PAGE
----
Badlands is famous for the landscape mixed with grassy meadows and dramatic rock formations and steep canyons. It’s very hot and dry. Almost a desert. But beautiful as well. Most of the park can be explored via the Loop Road and there are several opportunities for hiking with trailheads dotting the entire length of the road. I wish I’d been able to park and explore more, but with the bus acting up and Pepper in the bus with me, I didn’t feel it was a good idea to stop long. I did snap a bunch of photos though!

 

The loop road is narrow and winding, but is filled with pull offs and parking lots. Use them. Some idiot stopped in the middle of the road around a blind curve almost got a bus in his backside. Given the status of the bus, I stopped a few times, but never for long and always left the engine running. Not the ideal way to experience the Badlands, but it’s what it is.

 

After the Badlands I was off to Pierre to get the bus looked at. But I didn’t have enough diesel to get all the way there, so I was going to have to stop at least once more. And I’d have to turn the bus off to fill it. I was hoping to find a truck stop with a service station or at the very least a gas station with a town that maybe someone could help me out if the bus didn’t start. No such luck. I was down to a ¼ tank and needed to stop so I picked a gas station in an area that at least had cell service and said a little prayer to the bus before turning it off and filling up.

 

Then I went to turn the key. Holding my breath the bus would start. And she fired right up on the first try. So I drove toward Pierre and stopped a few more times and she started right up on the first try each time. Now I was really faced with a dilemma. Keep heading to the service station (you know it won’t misbehave for the mechanic!) or make a left for the campground. I decided to risk it and head to the campground. Hopefully I don’t regret that in the morning. Though I still have to drive through Pierre tomorrow, so I can have the bus checked out if need be.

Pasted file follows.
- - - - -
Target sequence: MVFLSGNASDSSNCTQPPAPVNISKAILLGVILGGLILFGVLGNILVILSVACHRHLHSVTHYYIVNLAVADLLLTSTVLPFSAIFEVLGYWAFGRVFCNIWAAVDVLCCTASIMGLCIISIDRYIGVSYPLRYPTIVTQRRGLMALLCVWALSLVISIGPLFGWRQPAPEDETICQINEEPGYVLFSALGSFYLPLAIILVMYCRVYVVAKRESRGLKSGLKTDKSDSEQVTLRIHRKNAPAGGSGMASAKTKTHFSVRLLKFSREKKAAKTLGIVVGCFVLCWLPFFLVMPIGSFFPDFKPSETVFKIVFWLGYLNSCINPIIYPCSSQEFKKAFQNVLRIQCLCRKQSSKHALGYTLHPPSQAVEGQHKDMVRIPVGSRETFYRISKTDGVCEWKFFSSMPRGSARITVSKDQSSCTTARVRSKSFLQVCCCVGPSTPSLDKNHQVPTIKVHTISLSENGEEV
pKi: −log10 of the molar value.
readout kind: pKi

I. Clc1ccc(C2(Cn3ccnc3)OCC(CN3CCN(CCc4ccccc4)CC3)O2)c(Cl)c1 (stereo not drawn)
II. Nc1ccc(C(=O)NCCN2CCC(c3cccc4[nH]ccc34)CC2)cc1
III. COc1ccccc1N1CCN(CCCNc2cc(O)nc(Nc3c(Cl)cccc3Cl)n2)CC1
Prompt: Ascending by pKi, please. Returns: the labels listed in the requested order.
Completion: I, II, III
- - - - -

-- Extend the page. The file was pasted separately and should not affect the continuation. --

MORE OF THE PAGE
I found this campsite on freecampsites.net, a website for people looking to “Boondock” or “Dry camp”, which is basically camping without any services, and usually without any infrastructure. But it’s also free, which is really nice. The campsite is located on a lake, which is also nice. And in the middle of Fort Pierre National Grasslands, where much of Dances With Wolves was filmed. Basically green, rolling hills as far as the eye can see. The camping area is basically just a grassy field on one side of the lake. No defined camping spots. No fire pits, no water, no electric, nothing. Just a field. I picked an area of grass that looked level and parked the bus. (again saying a little prayer that it starts in the morning).

 

It was only about 4pm when I rolled into camp, so I took advantage of the remaining daylight to make some dinner and build screens for a few of the windows to keep the bugs out. Downside to this lush grassy field is the bugs. And buses have a lot of windows but don’t have screens!

 

Hopefully the bus starts in the morning and I can be on my way. I’m now a day ahead of schedule, which is fine. I’ll use that day later on when I find a place that I want to stay longer. Or if I have to have the bus serviced in Pierre tomorrow. If all goes well I’ll be in Bismarck, ND tomorrow night.